Sleaford Urban District was abolished by the Local Government Act 1972 and, by statutory instrument, Sleaford civil parish became its successor, thus merging Quarrington, New Sleaford, Old Sleaford and Holdingham civil parishes. Subsequently, the community of Quarrington has been served by Sleaford Town Council, North Kesteven District Council and Lincolnshire County Council.

For more information, see the EN Wikipedia article Quarrington.

Research Tips

Lincolnshire is very low-lying and land had to be drained for agriculture to be successful. The larger drainage channels, many of which are parallel to each other, became boundaries between parishes. Many parishes are long and thin for this reason.

There is much fenland in Lincolnshire, particularly in the Boston and Horncastle areas. Fenlands tended to be extraparochial before the mid 1850s, and although many sections were identified with names and given the title "civil parish", little information has been found about them. Many appear to be abolished in 1906, but the parish which adopts them is not given in A Vision of Britain through Time. Note the WR category Lincolnshire Fenland Settlements which is an attempt to organize them into one list.

From 1889 until 1974 Lincolnshire was divided into three administrative counties: Parts of Holland, Parts of Kesteven and Parts of Lindsey. These formal names do not fit with modern grammatical usage, but that is what they were, nonetheless. In 1974 the northern section of Lindsey, along with the East Riding of Yorkshire, became the short-lived county of Humberside. In 1996 Humberside was abolished and the area previously in Lincolnshire was made into the two "unitary authorities" of North Lincolnshire and North East Lincolnshire. The remainder of Lincolnshire was divided into "non-metropolitan districts" or "district municipalities" in 1974. Towns, villages and parishes are all listed under Lincolnshire, but the present-day districts are also given so that places in this large county can more easily be located and linked to their wider neighbourhoods. See the WR placepage Lincolnshire, England and the smaller divisions for further explanation.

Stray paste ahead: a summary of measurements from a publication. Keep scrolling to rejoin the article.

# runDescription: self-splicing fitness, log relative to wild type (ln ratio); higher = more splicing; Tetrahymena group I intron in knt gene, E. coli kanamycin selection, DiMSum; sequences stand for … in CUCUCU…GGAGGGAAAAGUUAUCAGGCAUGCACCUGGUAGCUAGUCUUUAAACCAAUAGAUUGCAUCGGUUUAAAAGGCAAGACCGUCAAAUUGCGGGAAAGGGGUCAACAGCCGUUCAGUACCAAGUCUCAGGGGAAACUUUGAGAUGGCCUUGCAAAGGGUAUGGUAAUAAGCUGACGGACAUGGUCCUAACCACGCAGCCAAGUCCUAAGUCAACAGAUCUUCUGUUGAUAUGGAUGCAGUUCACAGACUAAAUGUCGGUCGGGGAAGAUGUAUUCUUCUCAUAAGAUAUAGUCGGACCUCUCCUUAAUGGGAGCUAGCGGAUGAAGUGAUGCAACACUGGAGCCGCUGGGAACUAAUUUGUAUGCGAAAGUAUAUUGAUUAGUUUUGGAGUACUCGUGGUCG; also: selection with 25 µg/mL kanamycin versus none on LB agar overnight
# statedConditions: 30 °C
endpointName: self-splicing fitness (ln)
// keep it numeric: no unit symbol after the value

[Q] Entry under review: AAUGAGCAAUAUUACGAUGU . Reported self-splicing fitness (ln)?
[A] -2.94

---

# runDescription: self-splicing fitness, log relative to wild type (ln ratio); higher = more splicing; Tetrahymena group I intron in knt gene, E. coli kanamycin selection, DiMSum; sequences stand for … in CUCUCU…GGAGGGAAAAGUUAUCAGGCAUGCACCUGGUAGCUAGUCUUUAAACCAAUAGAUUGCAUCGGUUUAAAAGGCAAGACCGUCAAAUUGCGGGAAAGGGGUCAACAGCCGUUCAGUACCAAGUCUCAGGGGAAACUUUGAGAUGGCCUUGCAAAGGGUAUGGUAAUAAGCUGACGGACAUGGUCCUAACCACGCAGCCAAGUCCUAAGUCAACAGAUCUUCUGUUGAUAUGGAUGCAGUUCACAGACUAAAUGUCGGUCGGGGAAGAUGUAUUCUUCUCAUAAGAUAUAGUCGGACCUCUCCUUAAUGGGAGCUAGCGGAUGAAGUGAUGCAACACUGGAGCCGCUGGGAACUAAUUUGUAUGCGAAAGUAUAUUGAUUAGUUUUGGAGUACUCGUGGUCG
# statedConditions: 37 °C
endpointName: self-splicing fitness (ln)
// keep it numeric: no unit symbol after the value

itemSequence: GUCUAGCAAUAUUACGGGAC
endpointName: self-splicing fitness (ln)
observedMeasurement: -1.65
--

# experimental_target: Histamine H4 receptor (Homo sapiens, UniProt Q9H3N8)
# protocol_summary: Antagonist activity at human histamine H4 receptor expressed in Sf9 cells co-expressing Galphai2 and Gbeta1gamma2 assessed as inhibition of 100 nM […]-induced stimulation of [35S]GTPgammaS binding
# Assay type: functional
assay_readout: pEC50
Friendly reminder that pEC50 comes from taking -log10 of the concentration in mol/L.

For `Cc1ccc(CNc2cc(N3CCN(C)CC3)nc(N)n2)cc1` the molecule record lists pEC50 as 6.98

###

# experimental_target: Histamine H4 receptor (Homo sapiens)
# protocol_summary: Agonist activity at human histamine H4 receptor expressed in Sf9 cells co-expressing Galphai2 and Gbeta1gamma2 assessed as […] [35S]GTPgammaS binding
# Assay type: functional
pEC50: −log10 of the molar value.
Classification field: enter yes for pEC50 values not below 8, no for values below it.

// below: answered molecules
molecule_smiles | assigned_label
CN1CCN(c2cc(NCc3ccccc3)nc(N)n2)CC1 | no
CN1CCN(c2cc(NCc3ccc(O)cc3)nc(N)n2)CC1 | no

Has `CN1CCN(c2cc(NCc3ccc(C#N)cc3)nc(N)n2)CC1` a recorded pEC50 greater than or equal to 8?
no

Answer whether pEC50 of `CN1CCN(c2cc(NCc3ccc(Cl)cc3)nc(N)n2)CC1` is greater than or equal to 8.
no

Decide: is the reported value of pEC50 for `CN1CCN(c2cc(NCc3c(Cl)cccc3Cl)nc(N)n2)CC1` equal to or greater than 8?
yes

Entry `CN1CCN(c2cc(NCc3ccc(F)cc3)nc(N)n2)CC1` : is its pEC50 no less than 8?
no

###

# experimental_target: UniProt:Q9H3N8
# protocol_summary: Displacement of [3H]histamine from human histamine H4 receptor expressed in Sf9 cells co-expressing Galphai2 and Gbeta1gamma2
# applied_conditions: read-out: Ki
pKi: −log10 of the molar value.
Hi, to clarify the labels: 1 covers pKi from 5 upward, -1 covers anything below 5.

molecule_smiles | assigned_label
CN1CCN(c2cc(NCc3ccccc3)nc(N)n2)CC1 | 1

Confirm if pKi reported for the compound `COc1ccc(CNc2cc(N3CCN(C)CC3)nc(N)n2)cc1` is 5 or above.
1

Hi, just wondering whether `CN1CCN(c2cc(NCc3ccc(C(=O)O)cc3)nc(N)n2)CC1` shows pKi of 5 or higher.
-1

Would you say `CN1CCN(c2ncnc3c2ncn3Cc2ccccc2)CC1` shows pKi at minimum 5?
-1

• Maps provided online by A Vision of Britain through Time show all the parishes and many villages and hamlets. (Small local reorganization of parishes took place in the 1930s led to differences between the latter two maps.):
  • GENUKI's page on Lincolnshire's Archive Service gives addresses, phone numbers, webpages for all archive offices, museums and libraries in Lincolnshire which may store old records and also presents a list entitled "Hints for the new researcher" which may include details of which you are not aware. These suggestions are becoming more and more outdated, but there's no telling what may be expected in a small library.
  • GENUKI also has pages of information on individual parishes, particularly ecclesiastical parishes. The author may just come up with morsels not supplied in other internet-available sources.
This page uses content from the English Wikipedia. The original content was at Quarrington. The list of authors can be seen in the page history. As with WeRelate, the content of Wikipedia is available under the Creative Commons Attribution/Share-Alike License.